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The Growing Pains of Jennifer Ebert, Aged 19 going on 91

Posted on November 15, 2018

Nineteen-year-old Jennifer is regretting her hasty move into Sunset Promenade, an unusual retirement home taking in students to save money.
Despite their differences in age, Jennifer and the older residents thrive and embark on a series of new adventures.
But when Sunset Promenade is threatened with closure, cracks begin to show, and this quirky group of friends must work together to save their home.


Genre: Fiction/Contemporary
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A Thought-Provoking Look at Life, Love and Loneliness

David Barnett has managed something quite spectacular with his latest novel, knitting together themes of loneliness, love, regret and mystery into a novel that touches on current affairs and fears held within us all. On turning the last page of the book, I was not sure if I was left feeling hopeful, mournful or simply thoughtful. From the author of Calling Major Tom, The Growing Pains of Jennifer Ebert is a thought-provoking novel that truly taps into the mind of every single reader, no matter their age.


A Bit About the Book:

Nineteen-year-old Jennifer is regretting her hasty move into Sunset Promenade, an unusual retirement home taking in students to save money.
Despite their differences in age, Jennifer and the older residents thrive and embark on a series of new adventures.
But when Sunset Promenade is threatened with closure, cracks begin to show, and this quirky group of friends must work together to save their home.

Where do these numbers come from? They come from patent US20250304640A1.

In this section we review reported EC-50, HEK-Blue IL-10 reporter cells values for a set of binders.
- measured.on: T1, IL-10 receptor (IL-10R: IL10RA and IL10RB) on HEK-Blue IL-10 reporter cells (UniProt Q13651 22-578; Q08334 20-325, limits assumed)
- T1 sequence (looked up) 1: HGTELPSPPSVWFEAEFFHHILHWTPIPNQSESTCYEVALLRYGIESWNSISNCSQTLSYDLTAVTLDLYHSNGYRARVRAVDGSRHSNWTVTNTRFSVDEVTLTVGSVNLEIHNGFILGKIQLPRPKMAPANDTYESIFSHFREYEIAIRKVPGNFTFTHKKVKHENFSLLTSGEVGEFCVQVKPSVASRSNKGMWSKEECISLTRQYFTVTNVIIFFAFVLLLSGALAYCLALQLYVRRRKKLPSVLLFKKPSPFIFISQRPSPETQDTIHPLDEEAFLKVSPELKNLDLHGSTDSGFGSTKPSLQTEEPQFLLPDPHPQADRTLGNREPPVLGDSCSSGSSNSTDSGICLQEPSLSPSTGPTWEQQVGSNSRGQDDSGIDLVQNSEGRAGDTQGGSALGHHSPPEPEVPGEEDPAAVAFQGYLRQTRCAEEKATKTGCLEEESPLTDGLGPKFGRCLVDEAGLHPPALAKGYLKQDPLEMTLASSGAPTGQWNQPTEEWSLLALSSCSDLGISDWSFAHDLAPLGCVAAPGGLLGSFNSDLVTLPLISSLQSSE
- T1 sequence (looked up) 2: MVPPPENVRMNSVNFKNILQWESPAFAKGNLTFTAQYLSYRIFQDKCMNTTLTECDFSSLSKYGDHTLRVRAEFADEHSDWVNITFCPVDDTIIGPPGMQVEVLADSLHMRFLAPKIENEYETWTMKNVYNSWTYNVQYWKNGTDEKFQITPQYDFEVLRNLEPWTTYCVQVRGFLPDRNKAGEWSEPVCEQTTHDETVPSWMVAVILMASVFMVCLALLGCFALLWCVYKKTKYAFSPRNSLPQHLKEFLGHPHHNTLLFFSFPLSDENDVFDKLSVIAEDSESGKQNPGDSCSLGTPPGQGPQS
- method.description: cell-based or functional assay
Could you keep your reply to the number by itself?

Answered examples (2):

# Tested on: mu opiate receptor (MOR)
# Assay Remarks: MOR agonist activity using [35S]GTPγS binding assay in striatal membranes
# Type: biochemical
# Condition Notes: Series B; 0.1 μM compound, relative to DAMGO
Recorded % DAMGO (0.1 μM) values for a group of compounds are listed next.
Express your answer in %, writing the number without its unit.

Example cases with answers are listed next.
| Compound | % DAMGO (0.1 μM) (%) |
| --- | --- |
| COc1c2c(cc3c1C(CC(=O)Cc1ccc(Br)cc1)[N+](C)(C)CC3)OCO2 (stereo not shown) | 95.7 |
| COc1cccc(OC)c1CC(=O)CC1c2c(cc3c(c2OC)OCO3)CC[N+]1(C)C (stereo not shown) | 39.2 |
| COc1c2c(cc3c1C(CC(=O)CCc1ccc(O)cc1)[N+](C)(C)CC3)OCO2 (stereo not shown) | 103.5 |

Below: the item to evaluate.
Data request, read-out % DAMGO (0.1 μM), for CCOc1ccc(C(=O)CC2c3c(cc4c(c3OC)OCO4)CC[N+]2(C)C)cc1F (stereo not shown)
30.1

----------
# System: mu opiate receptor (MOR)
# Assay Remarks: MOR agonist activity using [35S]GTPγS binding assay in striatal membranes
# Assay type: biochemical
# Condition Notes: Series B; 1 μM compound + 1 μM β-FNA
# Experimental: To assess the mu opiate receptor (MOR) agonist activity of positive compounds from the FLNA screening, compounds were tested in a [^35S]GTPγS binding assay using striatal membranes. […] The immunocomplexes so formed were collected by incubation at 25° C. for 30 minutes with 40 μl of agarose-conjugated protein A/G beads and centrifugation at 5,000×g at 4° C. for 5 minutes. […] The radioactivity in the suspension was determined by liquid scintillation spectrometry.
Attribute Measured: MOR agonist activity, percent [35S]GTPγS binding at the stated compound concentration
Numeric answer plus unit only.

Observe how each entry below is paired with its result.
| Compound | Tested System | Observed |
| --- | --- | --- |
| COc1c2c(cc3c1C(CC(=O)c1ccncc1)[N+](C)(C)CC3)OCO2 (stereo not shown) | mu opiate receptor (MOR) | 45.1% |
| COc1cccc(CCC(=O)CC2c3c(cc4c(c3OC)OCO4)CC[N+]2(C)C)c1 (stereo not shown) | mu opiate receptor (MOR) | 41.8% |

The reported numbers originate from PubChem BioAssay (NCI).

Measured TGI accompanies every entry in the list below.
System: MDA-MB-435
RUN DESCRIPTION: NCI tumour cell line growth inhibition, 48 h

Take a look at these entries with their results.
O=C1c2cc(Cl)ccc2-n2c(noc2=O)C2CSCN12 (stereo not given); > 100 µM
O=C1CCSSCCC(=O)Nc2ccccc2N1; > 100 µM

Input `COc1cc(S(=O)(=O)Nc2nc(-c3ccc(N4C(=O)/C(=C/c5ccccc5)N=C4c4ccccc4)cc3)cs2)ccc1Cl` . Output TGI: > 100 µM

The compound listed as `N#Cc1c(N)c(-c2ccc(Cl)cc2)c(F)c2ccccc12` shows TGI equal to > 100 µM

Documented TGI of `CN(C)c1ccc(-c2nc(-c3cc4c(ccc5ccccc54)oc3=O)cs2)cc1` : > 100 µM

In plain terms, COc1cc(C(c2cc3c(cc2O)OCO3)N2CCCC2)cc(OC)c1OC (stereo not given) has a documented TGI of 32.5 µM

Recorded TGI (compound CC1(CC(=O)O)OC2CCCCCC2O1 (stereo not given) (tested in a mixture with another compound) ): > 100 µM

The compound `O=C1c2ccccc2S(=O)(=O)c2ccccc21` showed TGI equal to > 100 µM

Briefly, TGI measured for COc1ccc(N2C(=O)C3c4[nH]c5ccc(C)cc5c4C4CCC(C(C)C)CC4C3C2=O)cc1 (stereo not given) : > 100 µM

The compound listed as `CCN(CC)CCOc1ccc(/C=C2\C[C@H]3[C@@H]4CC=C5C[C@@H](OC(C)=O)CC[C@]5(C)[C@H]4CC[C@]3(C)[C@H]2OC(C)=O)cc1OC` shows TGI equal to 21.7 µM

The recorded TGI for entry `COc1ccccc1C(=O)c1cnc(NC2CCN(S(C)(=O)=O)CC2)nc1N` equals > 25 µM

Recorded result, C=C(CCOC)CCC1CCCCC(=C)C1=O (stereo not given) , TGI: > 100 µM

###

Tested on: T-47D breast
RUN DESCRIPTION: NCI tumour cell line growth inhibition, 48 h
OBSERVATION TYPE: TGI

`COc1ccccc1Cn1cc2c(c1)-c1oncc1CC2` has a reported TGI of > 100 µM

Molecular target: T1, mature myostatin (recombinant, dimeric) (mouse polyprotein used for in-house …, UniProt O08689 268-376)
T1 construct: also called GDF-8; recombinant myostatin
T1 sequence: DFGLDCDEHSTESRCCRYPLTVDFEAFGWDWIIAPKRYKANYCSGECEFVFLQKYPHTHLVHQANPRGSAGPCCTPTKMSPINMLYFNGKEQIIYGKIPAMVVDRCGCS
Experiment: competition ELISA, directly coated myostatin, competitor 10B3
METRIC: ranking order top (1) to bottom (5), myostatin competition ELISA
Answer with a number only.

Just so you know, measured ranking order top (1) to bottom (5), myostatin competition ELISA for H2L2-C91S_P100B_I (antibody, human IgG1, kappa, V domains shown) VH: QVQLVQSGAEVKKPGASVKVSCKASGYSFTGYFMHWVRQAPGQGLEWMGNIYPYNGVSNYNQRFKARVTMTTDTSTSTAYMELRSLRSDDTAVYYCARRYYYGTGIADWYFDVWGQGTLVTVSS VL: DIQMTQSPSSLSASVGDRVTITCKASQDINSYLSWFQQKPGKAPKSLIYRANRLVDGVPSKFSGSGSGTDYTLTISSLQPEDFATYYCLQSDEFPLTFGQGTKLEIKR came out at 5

The Growing Pains of Jennifer Ebert, Aged 19 Going on 91 is a funny, warm and uplifting novel about the importance of friendship, the value of community, and how it’s never too late to have the time of your life…

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This is one of these occurrences when reading the blurb of a book simply does not do the story justice. Having read Calling Major Tom, I was more than expecting a flair of humour, a touch of sarcastic dialogue and carefully thought out references to popular culture, after all, it is what David Barnett excels at. I was not, however, expecting to find myself so entrenched in a story that it would lead me to question my own preconceived notions towards a generation I always assumed I was at least sensitive to.

What secrets do each of us hold? When the wrinkles set in and the worry lines of adulthood knit together with the crevasses caused by time, what stories do they hide? What secrets do they mask?